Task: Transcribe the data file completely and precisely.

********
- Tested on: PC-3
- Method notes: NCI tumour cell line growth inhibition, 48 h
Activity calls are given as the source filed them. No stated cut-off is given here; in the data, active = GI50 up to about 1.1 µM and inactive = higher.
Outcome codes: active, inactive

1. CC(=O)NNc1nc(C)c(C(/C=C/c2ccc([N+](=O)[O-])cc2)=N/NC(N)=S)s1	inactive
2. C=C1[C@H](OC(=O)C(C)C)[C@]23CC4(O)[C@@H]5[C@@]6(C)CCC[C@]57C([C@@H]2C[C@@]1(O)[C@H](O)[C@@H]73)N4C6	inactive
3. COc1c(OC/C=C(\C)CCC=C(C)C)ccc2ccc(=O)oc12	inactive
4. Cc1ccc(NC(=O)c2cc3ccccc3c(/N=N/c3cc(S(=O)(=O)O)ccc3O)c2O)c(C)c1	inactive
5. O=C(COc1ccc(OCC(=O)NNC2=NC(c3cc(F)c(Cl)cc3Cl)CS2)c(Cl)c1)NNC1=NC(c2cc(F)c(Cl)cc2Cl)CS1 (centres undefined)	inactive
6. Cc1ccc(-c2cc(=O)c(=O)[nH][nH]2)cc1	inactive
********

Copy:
- Tested on: PC-3
- Method notes: NCI tumour cell line growth inhibition, 48 h
Activity calls are given as the source filed them. No stated cut-off is given here; in the data, active = GI50 up to about 1.1 µM and inactive = higher.
Outcome codes: active, inactive

1. CC(=O)NNc1nc(C)c(C(/C=C/c2ccc([N+](=O)[O-])cc2)=N/NC(N)=S)s1	inactive
2. C=C1[C@H](OC(=O)C(C)C)[C@]23CC4(O)[C@@H]5[C@@]6(C)CCC[C@]57C([C@@H]2C[C@@]1(O)[C@H](O)[C@@H]73)N4C6	inactive
3. COc1c(OC/C=C(\C)CCC=C(C)C)ccc2ccc(=O)oc12	inactive
4. Cc1ccc(NC(=O)c2cc3ccccc3c(/N=N/c3cc(S(=O)(=O)O)ccc3O)c2O)c(C)c1	inactive
5. O=C(COc1ccc(OCC(=O)NNC2=NC(c3cc(F)c(Cl)cc3Cl)CS2)c(Cl)c1)NNC1=NC(c2cc(F)c(Cl)cc2Cl)CS1 (centres undefined)	inactive
6. Cc1ccc(-c2cc(=O)c(=O)[nH][nH]2)cc1	inactive